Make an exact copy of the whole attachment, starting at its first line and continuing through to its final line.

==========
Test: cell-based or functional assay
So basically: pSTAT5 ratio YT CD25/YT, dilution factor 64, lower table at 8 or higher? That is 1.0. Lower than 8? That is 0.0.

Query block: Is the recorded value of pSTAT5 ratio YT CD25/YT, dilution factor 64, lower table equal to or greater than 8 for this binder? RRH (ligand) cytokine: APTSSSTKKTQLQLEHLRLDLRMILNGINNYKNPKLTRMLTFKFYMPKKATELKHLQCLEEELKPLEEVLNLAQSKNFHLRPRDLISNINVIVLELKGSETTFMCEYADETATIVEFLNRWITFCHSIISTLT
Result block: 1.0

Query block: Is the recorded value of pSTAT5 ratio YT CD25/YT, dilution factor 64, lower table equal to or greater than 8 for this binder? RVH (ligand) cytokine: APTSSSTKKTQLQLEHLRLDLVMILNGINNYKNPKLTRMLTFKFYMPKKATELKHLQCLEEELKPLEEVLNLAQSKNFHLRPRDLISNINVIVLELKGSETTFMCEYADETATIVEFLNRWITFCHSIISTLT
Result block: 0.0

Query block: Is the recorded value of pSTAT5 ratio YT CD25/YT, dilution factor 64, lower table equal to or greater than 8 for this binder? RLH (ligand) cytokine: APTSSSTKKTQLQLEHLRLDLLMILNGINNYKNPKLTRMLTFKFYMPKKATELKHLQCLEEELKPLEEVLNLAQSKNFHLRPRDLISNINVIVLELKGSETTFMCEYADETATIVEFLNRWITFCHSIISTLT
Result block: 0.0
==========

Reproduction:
Test: cell-based or functional assay
So basically: pSTAT5 ratio YT CD25/YT, dilution factor 64, lower table at 8 or higher? That is 1.0. Lower than 8? That is 0.0.

Query block: Is the recorded value of pSTAT5 ratio YT CD25/YT, dilution factor 64, lower table equal to or greater than 8 for this binder? RRH (ligand) cytokine: APTSSSTKKTQLQLEHLRLDLRMILNGINNYKNPKLTRMLTFKFYMPKKATELKHLQCLEEELKPLEEVLNLAQSKNFHLRPRDLISNINVIVLELKGSETTFMCEYADETATIVEFLNRWITFCHSIISTLT
Result block: 1.0

Query block: Is the recorded value of pSTAT5 ratio YT CD25/YT, dilution factor 64, lower table equal to or greater than 8 for this binder? RVH (ligand) cytokine: APTSSSTKKTQLQLEHLRLDLVMILNGINNYKNPKLTRMLTFKFYMPKKATELKHLQCLEEELKPLEEVLNLAQSKNFHLRPRDLISNINVIVLELKGSETTFMCEYADETATIVEFLNRWITFCHSIISTLT
Result block: 0.0

Query block: Is the recorded value of pSTAT5 ratio YT CD25/YT, dilution factor 64, lower table equal to or greater than 8 for this binder? RLH (ligand) cytokine: APTSSSTKKTQLQLEHLRLDLLMILNGINNYKNPKLTRMLTFKFYMPKKATELKHLQCLEEELKPLEEVLNLAQSKNFHLRPRDLISNINVIVLELKGSETTFMCEYADETATIVEFLNRWITFCHSIISTLT
Result block: 0.0